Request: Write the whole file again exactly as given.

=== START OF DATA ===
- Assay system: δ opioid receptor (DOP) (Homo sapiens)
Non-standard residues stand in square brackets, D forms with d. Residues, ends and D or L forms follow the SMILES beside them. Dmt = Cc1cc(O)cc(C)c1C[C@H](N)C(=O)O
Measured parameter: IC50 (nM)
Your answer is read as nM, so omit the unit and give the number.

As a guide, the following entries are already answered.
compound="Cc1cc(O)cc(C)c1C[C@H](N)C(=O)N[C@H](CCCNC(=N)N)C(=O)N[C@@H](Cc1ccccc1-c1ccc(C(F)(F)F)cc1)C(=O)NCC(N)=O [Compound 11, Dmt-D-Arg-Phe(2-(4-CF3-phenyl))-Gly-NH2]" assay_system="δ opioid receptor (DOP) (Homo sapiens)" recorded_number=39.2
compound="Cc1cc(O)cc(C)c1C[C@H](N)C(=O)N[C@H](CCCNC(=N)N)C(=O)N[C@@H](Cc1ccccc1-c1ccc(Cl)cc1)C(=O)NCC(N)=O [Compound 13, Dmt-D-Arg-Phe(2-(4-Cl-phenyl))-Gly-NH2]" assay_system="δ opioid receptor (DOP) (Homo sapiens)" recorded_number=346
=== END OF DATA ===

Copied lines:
- Assay system: δ opioid receptor (DOP) (Homo sapiens)
Non-standard residues stand in square brackets, D forms with d. Residues, ends and D or L forms follow the SMILES beside them. Dmt = Cc1cc(O)cc(C)c1C[C@H](N)C(=O)O
Measured parameter: IC50 (nM)
Your answer is read as nM, so omit the unit and give the number.

As a guide, the following entries are already answered.
compound="Cc1cc(O)cc(C)c1C[C@H](N)C(=O)N[C@H](CCCNC(=N)N)C(=O)N[C@@H](Cc1ccccc1-c1ccc(C(F)(F)F)cc1)C(=O)NCC(N)=O [Compound 11, Dmt-D-Arg-Phe(2-(4-CF3-phenyl))-Gly-NH2]" assay_system="δ opioid receptor (DOP) (Homo sapiens)" recorded_number=39.2
compound="Cc1cc(O)cc(C)c1C[C@H](N)C(=O)N[C@H](CCCNC(=N)N)C(=O)N[C@@H](Cc1ccccc1-c1ccc(Cl)cc1)C(=O)NCC(N)=O [Compound 13, Dmt-D-Arg-Phe(2-(4-Cl-phenyl))-Gly-NH2]" assay_system="δ opioid receptor (DOP) (Homo sapiens)" recorded_number=346